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Winter Training for Sprinting

Updated on September 13, 2012

The importance of winter training

The most common mistake young athletes make when training is skipping the winter sessions and trying to make up for it in the warm summer season. You will not improve on the previous years performance if you do not have a good winter season.

People think that because not too much sprinting is actually done in the winter, they assume its not necessary for sprint work and tend to skip the winter session.

The summer should be the condition season where you maintain all the hard work you've done over the winter, concentrating on mainly short distance and technical work. This is also the time when you should be doing your heavy weights sessions, not having to worry about stiff muscles for competition.

I have witnessed many times, young athletes who have put in a very hard winter training season and done absolutely no training in the summer, just competing only, and yet they have improved on their personal bests. On the other hand I have also seen people who have skipped the winter sessions and put so much training in the summer they have burnt themselfes out by the time its August/September with still some major competitions left.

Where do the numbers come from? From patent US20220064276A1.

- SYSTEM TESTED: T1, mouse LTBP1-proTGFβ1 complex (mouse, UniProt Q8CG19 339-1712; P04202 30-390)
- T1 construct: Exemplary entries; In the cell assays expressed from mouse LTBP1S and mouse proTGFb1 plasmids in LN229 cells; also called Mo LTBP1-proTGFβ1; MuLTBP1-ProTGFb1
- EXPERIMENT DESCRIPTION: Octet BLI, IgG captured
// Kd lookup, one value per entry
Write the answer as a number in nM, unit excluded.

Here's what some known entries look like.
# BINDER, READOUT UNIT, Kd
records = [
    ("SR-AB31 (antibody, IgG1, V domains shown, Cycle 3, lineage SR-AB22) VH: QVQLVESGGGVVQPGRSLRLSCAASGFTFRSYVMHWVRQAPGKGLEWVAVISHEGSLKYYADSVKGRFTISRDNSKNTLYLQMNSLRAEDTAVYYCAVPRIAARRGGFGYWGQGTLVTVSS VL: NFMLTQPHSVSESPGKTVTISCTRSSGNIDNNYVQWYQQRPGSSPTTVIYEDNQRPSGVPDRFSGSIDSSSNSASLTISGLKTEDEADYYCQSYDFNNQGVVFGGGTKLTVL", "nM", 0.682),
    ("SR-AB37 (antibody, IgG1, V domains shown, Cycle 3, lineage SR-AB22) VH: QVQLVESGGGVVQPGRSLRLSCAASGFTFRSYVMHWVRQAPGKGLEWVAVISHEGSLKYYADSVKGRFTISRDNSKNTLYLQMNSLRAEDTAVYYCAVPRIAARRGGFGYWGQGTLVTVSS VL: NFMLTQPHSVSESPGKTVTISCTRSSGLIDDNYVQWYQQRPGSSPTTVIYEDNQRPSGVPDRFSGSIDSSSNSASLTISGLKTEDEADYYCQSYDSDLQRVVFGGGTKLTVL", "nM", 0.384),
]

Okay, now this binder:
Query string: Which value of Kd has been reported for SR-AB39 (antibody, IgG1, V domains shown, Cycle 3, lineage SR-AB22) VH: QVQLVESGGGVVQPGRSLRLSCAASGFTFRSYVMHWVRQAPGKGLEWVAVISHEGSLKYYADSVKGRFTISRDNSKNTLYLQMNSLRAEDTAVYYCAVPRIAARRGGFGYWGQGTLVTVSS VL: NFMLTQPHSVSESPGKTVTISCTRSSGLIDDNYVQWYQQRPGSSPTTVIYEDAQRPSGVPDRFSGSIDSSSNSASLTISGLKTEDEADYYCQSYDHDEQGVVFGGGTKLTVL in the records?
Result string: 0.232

A typical sprinter winter training session

Tuesday - Indoor track or sports hall. Short fast sprints e.g. 80m x 2, 60m x 2, 50m x 4, 30m3 x 4. With lots of streching and drills

Wednesday - Circuit training for 1 hour, consisting of Rope climbs, situps, pushups, pullups, lounges, rope skipping, back raises, hurdle hopping etc..

Thursday - Distance work. 3-4K run, rest, then a series of uphill road sprints 70% pace. Slow jog back to base

Friday - Rest

Saturday - Heavy weights session. Bench Press, Squats, and Jerks/Cleans only.

Sunday - Sprinting technical work, mainly drills and short work.

Monday - Rest

Alternate each week changing Thursday's session. The following week can be 300m sprints on the track e.g. 300m x 1, 250m x 1, 200m x 1, 150m x 1, 100m x 1, 50m x 2.

Warm Weather Training

It is very common for athletes, especially from the UK or Northern Europe to travel to warmer locations in the south in order to get prepared early for the track season. People tend to go around April/May when it is still rather cold in the UK and Northern Europe. Place like South Portugal, Algarve are popular.


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